What are pyrophoric materials?
Pyrophorics are materials that will ignite spontaneously in air. The flame is often invisible.
How should I handle pyrophoric materials?
- Never work alone
- Solids must be transferred in inert atmospheres
- Liquids should be stored in sealed containers with PTFE-lined septa to prevent air exposure.
- Handling of liquid pyrophorics must be conducted via cannula or syringe transfer to prevent exposure to air if not manipulated within an inert atmosphere
- Do not let the pyrophoric material come in contact with any combustible materials, including paper products
- Needles should be equipped with locking mechanisms to prevent accidental disconnection and release of reagents
- Use a shield or hood with the sash at the lowest possible height whenever possible
What are some examples of pyrophoric materials?
- organo-metallic reagents (i.e. Grignard reagents)
- alkali earth elements (sodium, potassium, cesium)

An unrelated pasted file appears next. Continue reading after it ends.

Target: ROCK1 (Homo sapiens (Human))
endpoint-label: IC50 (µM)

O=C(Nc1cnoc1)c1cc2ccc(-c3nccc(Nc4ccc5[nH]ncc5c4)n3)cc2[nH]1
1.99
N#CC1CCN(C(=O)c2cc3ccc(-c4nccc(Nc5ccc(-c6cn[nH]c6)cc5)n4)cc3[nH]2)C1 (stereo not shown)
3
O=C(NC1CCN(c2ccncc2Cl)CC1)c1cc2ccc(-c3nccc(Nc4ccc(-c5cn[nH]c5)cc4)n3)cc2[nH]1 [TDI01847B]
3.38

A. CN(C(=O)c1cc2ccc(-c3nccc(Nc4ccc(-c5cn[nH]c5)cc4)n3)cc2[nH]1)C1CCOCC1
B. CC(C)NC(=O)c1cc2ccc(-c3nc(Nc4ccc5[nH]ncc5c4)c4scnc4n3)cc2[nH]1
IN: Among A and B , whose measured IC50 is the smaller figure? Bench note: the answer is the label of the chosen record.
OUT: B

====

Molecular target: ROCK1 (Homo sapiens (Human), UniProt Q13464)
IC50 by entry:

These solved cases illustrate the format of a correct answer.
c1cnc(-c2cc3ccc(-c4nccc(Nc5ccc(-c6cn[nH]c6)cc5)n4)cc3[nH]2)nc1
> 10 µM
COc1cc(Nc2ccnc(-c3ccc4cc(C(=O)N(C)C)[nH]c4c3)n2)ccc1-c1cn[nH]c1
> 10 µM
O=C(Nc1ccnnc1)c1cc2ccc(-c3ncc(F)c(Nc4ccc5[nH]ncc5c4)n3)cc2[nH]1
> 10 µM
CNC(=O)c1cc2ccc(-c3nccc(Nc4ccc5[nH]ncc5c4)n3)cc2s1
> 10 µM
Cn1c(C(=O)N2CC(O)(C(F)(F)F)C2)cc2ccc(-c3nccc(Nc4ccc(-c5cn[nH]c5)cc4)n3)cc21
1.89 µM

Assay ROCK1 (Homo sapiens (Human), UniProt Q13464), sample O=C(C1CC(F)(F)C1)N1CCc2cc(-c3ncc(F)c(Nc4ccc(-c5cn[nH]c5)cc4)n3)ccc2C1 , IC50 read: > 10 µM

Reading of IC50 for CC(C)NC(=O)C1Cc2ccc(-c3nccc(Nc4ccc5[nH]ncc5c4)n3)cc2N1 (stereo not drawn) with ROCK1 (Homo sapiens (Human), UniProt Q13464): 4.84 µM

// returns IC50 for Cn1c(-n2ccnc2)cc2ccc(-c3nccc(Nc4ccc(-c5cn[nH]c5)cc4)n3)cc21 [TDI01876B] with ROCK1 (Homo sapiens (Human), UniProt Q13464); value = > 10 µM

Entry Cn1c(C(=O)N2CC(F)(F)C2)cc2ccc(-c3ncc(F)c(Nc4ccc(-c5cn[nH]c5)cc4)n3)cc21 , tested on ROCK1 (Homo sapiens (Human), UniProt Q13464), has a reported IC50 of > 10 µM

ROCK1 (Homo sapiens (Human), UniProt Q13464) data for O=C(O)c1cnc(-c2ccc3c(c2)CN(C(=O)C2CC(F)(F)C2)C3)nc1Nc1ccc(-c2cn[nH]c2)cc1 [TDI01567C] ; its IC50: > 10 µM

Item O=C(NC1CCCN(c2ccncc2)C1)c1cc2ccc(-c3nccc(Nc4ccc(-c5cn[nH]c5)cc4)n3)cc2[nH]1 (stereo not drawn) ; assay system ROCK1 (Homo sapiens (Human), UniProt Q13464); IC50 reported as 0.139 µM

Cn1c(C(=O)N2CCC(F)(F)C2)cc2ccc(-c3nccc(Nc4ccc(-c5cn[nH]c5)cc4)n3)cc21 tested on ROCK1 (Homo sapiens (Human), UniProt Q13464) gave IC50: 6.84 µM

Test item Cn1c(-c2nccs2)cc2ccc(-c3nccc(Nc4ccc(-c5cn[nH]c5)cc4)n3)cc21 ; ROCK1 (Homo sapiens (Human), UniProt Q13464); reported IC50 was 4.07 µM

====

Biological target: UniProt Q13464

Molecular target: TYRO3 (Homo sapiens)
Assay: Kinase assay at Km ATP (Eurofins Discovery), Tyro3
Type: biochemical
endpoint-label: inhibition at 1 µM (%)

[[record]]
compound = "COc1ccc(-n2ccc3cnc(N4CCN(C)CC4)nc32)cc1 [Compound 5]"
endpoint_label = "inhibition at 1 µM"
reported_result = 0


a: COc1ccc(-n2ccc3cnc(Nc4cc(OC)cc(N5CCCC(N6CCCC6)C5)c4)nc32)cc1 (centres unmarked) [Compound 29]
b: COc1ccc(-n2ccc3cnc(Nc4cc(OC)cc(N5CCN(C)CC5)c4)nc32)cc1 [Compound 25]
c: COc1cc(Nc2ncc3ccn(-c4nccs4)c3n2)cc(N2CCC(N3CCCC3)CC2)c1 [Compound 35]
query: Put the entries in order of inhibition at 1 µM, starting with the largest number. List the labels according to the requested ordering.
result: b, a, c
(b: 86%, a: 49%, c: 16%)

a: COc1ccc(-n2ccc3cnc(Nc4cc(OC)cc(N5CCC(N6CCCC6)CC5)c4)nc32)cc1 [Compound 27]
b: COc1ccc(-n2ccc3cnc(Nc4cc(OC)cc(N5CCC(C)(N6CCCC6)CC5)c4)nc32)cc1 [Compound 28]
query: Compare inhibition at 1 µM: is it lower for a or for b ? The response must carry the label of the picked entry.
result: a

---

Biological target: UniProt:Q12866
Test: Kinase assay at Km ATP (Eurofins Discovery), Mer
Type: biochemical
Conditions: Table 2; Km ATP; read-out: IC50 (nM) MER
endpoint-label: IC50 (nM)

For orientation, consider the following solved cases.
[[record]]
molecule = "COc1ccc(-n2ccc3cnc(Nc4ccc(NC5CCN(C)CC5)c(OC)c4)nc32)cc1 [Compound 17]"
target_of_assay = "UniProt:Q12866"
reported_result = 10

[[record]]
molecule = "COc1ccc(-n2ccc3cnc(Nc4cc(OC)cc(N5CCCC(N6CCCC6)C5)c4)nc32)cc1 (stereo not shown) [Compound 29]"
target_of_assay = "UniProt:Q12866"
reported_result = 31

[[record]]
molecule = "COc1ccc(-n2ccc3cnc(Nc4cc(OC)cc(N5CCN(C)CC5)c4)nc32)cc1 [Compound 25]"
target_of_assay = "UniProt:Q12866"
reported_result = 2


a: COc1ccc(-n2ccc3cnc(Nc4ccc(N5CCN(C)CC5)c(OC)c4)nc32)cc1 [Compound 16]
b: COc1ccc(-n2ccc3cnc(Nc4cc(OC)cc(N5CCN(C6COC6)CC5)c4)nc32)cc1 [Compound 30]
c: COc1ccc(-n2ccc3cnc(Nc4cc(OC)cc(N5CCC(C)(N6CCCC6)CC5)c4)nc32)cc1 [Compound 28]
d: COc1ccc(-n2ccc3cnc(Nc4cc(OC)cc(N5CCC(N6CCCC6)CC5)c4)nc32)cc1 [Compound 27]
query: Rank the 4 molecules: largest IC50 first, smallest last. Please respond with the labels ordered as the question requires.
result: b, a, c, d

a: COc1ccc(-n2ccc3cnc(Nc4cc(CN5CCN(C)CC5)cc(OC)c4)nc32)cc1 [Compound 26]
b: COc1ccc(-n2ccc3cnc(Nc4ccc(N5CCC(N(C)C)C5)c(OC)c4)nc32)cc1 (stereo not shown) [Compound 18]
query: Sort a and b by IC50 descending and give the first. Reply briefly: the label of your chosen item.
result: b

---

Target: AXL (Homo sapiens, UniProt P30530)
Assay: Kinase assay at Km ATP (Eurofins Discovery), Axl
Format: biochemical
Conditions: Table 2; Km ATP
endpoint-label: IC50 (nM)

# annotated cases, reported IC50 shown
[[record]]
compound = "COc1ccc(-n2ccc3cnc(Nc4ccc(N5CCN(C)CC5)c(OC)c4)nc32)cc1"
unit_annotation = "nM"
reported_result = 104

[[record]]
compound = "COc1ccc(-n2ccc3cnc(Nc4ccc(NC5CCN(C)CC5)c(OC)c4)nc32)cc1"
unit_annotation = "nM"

- finely divided metals (Raney nickel, aluminum powder, zinc dust)
- metal hydrides (sodium hydride, germane, lithium aluminum hydride)
- alkyl metal hydrides (butyllithium, trimethylaluminum, triethylboron)
- metal carbonyls (nickel carbonyl, iron pentacarbonyl)
- gases (arsine, diborane, phosphine, silane)
- silicon halides (dichloromethylsilane
What if I spill something pyrophoric?
- Powdered lime or sand can be used to smother the flame
- DO NOT use water or a fire extinguisher for these spills
- If the material make contact with the skin or eyes, flush completely with water for 15 minutes
- Seek first aid for any burns
Page last modified December 1, 2010